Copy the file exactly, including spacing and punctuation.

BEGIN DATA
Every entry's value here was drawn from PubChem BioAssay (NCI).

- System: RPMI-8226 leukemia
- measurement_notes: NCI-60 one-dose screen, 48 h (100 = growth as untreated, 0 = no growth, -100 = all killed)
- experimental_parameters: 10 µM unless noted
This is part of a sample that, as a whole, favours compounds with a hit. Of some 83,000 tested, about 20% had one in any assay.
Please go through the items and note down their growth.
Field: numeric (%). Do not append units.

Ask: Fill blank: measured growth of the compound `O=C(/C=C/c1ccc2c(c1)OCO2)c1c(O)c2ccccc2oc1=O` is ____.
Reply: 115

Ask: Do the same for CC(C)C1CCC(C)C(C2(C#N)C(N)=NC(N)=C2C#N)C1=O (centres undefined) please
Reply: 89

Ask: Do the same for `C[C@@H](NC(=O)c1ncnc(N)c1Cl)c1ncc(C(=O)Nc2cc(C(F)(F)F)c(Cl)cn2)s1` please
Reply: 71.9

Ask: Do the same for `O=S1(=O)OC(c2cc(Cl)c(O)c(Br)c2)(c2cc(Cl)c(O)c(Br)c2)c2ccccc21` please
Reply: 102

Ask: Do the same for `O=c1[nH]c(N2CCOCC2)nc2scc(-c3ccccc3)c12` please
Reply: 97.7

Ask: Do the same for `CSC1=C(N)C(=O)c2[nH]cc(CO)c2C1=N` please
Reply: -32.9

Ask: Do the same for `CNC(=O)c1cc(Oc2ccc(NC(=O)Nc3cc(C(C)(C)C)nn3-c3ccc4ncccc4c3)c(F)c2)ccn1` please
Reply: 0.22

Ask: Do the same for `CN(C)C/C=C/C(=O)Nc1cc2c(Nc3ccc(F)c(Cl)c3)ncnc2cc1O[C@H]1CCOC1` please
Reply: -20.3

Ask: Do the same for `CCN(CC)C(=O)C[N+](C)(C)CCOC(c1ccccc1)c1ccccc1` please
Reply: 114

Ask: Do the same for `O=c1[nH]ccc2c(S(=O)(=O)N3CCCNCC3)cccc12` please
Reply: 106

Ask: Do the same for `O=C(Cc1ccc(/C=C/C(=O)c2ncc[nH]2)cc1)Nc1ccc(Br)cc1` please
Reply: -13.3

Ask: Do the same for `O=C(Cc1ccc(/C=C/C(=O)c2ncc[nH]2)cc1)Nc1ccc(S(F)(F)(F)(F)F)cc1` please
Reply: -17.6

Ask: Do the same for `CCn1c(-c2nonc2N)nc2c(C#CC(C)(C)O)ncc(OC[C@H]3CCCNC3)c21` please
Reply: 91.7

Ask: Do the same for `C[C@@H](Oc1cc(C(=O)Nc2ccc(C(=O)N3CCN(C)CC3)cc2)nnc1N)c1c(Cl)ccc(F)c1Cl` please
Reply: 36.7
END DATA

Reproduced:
Every entry's value here was drawn from PubChem BioAssay (NCI).

- System: RPMI-8226 leukemia
- measurement_notes: NCI-60 one-dose screen, 48 h (100 = growth as untreated, 0 = no growth, -100 = all killed)
- experimental_parameters: 10 µM unless noted
This is part of a sample that, as a whole, favours compounds with a hit. Of some 83,000 tested, about 20% had one in any assay.
Please go through the items and note down their growth.
Field: numeric (%). Do not append units.

Ask: Fill blank: measured growth of the compound `O=C(/C=C/c1ccc2c(c1)OCO2)c1c(O)c2ccccc2oc1=O` is ____.
Reply: 115

Ask: Do the same for CC(C)C1CCC(C)C(C2(C#N)C(N)=NC(N)=C2C#N)C1=O (centres undefined) please
Reply: 89

Ask: Do the same for `C[C@@H](NC(=O)c1ncnc(N)c1Cl)c1ncc(C(=O)Nc2cc(C(F)(F)F)c(Cl)cn2)s1` please
Reply: 71.9

Ask: Do the same for `O=S1(=O)OC(c2cc(Cl)c(O)c(Br)c2)(c2cc(Cl)c(O)c(Br)c2)c2ccccc21` please
Reply: 102

Ask: Do the same for `O=c1[nH]c(N2CCOCC2)nc2scc(-c3ccccc3)c12` please
Reply: 97.7

Ask: Do the same for `CSC1=C(N)C(=O)c2[nH]cc(CO)c2C1=N` please
Reply: -32.9

Ask: Do the same for `CNC(=O)c1cc(Oc2ccc(NC(=O)Nc3cc(C(C)(C)C)nn3-c3ccc4ncccc4c3)c(F)c2)ccn1` please
Reply: 0.22

Ask: Do the same for `CN(C)C/C=C/C(=O)Nc1cc2c(Nc3ccc(F)c(Cl)c3)ncnc2cc1O[C@H]1CCOC1` please
Reply: -20.3

Ask: Do the same for `CCN(CC)C(=O)C[N+](C)(C)CCOC(c1ccccc1)c1ccccc1` please
Reply: 114

Ask: Do the same for `O=c1[nH]ccc2c(S(=O)(=O)N3CCCNCC3)cccc12` please
Reply: 106

Ask: Do the same for `O=C(Cc1ccc(/C=C/C(=O)c2ncc[nH]2)cc1)Nc1ccc(Br)cc1` please
Reply: -13.3

Ask: Do the same for `O=C(Cc1ccc(/C=C/C(=O)c2ncc[nH]2)cc1)Nc1ccc(S(F)(F)(F)(F)F)cc1` please
Reply: -17.6

Ask: Do the same for `CCn1c(-c2nonc2N)nc2c(C#CC(C)(C)O)ncc(OC[C@H]3CCCNC3)c21` please
Reply: 91.7

Ask: Do the same for `C[C@@H](Oc1cc(C(=O)Nc2ccc(C(=O)N3CCN(C)CC3)cc2)nnc1N)c1c(Cl)ccc(F)c1Cl` please
Reply: 36.7